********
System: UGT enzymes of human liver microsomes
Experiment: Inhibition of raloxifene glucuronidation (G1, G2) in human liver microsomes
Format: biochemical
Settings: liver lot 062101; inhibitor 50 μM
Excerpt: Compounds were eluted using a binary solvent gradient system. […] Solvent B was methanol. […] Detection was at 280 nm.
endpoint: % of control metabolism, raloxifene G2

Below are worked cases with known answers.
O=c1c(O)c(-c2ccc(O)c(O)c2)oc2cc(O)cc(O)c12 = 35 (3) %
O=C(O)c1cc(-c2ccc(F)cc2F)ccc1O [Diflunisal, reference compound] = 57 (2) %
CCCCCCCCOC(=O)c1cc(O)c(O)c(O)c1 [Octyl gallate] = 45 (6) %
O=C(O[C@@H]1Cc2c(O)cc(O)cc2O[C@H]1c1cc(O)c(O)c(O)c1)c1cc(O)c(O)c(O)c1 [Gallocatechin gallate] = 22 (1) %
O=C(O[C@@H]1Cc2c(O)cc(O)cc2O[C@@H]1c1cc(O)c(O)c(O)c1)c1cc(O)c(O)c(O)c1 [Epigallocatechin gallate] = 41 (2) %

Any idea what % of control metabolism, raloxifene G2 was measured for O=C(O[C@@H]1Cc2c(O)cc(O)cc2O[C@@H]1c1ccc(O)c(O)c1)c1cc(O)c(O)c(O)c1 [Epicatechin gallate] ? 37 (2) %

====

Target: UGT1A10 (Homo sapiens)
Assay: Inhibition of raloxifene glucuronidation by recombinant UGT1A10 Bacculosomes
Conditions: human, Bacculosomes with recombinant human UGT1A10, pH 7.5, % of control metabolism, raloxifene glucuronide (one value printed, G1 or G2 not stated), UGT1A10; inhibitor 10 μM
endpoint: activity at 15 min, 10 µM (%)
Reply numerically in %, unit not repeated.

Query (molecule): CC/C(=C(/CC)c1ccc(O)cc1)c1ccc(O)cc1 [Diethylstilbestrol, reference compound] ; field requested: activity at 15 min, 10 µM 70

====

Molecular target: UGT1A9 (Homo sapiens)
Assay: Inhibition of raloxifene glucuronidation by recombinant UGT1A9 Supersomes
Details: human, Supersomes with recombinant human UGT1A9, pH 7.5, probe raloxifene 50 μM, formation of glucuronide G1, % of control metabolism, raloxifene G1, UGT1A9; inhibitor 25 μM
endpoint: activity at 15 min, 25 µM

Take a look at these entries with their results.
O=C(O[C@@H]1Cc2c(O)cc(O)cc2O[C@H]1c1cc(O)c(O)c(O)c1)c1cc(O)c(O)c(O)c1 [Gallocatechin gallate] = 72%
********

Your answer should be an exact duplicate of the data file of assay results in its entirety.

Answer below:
System: UGT enzymes of human liver microsomes
Experiment: Inhibition of raloxifene glucuronidation (G1, G2) in human liver microsomes
Format: biochemical
Settings: liver lot 062101; inhibitor 50 μM
Excerpt: Compounds were eluted using a binary solvent gradient system. […] Solvent B was methanol. […] Detection was at 280 nm.
endpoint: % of control metabolism, raloxifene G2

Below are worked cases with known answers.
O=c1c(O)c(-c2ccc(O)c(O)c2)oc2cc(O)cc(O)c12 = 35 (3) %
O=C(O)c1cc(-c2ccc(F)cc2F)ccc1O [Diflunisal, reference compound] = 57 (2) %
CCCCCCCCOC(=O)c1cc(O)c(O)c(O)c1 [Octyl gallate] = 45 (6) %
O=C(O[C@@H]1Cc2c(O)cc(O)cc2O[C@H]1c1cc(O)c(O)c(O)c1)c1cc(O)c(O)c(O)c1 [Gallocatechin gallate] = 22 (1) %
O=C(O[C@@H]1Cc2c(O)cc(O)cc2O[C@@H]1c1cc(O)c(O)c(O)c1)c1cc(O)c(O)c(O)c1 [Epigallocatechin gallate] = 41 (2) %

Any idea what % of control metabolism, raloxifene G2 was measured for O=C(O[C@@H]1Cc2c(O)cc(O)cc2O[C@@H]1c1ccc(O)c(O)c1)c1cc(O)c(O)c(O)c1 [Epicatechin gallate] ? 37 (2) %

====

Target: UGT1A10 (Homo sapiens)
Assay: Inhibition of raloxifene glucuronidation by recombinant UGT1A10 Bacculosomes
Conditions: human, Bacculosomes with recombinant human UGT1A10, pH 7.5, % of control metabolism, raloxifene glucuronide (one value printed, G1 or G2 not stated), UGT1A10; inhibitor 10 μM
endpoint: activity at 15 min, 10 µM (%)
Reply numerically in %, unit not repeated.

Query (molecule): CC/C(=C(/CC)c1ccc(O)cc1)c1ccc(O)cc1 [Diethylstilbestrol, reference compound] ; field requested: activity at 15 min, 10 µM 70

====

Molecular target: UGT1A9 (Homo sapiens)
Assay: Inhibition of raloxifene glucuronidation by recombinant UGT1A9 Supersomes
Details: human, Supersomes with recombinant human UGT1A9, pH 7.5, probe raloxifene 50 μM, formation of glucuronide G1, % of control metabolism, raloxifene G1, UGT1A9; inhibitor 25 μM
endpoint: activity at 15 min, 25 µM

Take a look at these entries with their results.
O=C(O[C@@H]1Cc2c(O)cc(O)cc2O[C@H]1c1cc(O)c(O)c(O)c1)c1cc(O)c(O)c(O)c1 [Gallocatechin gallate] = 72%